October 2010

Plantar pressure and gait in patients with diabetes

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Researchers have explored numerous offloading strategies to decrease plantar pressures in patients with diabetes, but few have studied whether making a deliberate change to a patient’s walking pattern might have a similar effect on pressure distribution.

by Mansoo Ko, PhD

Reducing peak plantar pressure (PPP) under the foot during walking has been a domain of research interest regarding persons with diabetes, since repetitive mechanical stress1,2 and loss of protective sensation3,4 on the plantar surface of the foot have been considered the most relevant factors in skin breakdown resulting in diabetic foot ulcerations. This article will review the biomechanical aspects related to normal foot function for plantar pressure distribution during gait cycle observed from healthy individuals. To facilitate an understanding of the mechanism contributing to ulceration of the diabetic foot, this article will also discuss forefoot plantar pressure associated with walking speed in diabetic patients. A case study will also be introduced to illustrate an adaptive strategy for off-loading during upright barefoot walking in diabetic patients with peripheral neuropathy.

Normal foot function

Human walking is a very complicated movement. The complexity of walking occurs because it is not a single joint movement, but it is associated with heterogeneous biomechanical mechanisms in relation to heel strike, foot flat, mid-stance, heel off, and toe off in the stance phase of gait cycle. During stance phase in healthy individuals, the heel contacts the ground in a supinated foot position and the subtalar joint of the ankle rapidly pronates after contact to minimize impact loading.5 In order to absorb potentially harmful impact forces, multi-axis structures of the foot allow not only rapid subtalar joint motion but also accurate control of the ankle dorsiflexors to form a curved beam (figure 1B) of the medial longitudinal arch (MLA) in early stance phase.6

The dorsiflexors, during the segment of the gait cycle from heel strike to foot flat, eccentrically decelerate foot drop, distributing plantar pressures generated in response to mechanical loading on the ground. At mid-stance, the load is more vertical and the MLA functions like a truss (figure 1C), with the plantar aponeurosis tightened for support in the foot.6 As the foot transmits the load vertically, the height of the MLA decreases to dissipate the shock of heel strike, with a navicular bone drop and eversion of the rear foot. Figure 1C shows a significant plantar pressure reduction at mid-stance in a healthy individual. Biomechanically, the center of gravity of the body is shifted forward and the foot proceeds quickly to heel off in preparation for the acceleration phase of the gait cycle. From heel off to toe off, the peroneous longus muscle exerts a large percentage of its force in stabilizing the base of the transverse arch against the vertical ground reaction forces directed upward against the plantar forefoot region of the foot.7 The amount of forefoot plantar pressure plays a role in generating a forward propulsive force before toe-off during gait cycle.2,8 Thus, the forefoot plantar surface is relatively exposed to high forces, which is one factor that contributes to the increased risk of foot ulceration in diabetic patients with peripheral neuropathy.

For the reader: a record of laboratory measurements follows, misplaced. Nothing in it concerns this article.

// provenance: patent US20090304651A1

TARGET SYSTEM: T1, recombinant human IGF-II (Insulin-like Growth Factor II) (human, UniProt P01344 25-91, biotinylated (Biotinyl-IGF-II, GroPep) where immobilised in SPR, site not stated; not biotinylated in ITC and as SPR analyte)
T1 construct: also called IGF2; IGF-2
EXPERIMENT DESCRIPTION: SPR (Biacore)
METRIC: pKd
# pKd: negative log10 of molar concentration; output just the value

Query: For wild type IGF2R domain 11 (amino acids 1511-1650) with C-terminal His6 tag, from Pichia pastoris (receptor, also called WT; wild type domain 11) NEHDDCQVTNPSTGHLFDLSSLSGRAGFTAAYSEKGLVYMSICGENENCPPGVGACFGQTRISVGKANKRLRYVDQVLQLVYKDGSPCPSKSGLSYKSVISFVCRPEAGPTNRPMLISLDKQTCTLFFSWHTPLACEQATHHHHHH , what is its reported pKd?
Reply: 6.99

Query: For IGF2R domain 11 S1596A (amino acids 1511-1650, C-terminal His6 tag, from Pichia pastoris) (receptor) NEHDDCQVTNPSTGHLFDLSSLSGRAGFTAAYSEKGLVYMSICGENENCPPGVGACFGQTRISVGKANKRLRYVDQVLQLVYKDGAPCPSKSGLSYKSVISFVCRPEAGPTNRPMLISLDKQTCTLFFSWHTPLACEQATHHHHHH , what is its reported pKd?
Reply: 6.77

Figure 1. Medial longitudinal arch functions during stance phase.

Elevated plantar pressure under the forefoot in diabetic patients when walking is associated with a force applied to a small area on the plantar surface. Forefoot structural changes, such as hammertoes and claw toes, and limited joint mobility have been thought to be the most relevant factors for increasing plantar pressure over a small area during walking.9 The force applied to a small area is associated with more harmful impact forces than the same force distributed over a larger area of the plantar foot surface.10 Hughes et al suggested that the increased force and pressure on the decreased contact area can cause foot ulcers under the first metatarsal head and hallux.11 During barefoot walking, peak plantar pressures in the diabetic foot have been shown  to be higher at the forefoot than the rearfoot.1 Therefore, repetitive and/or excessive forefoot plantar pressure, coupled with foot structural changes, can contribute to the development of forefoot plantar ulceration.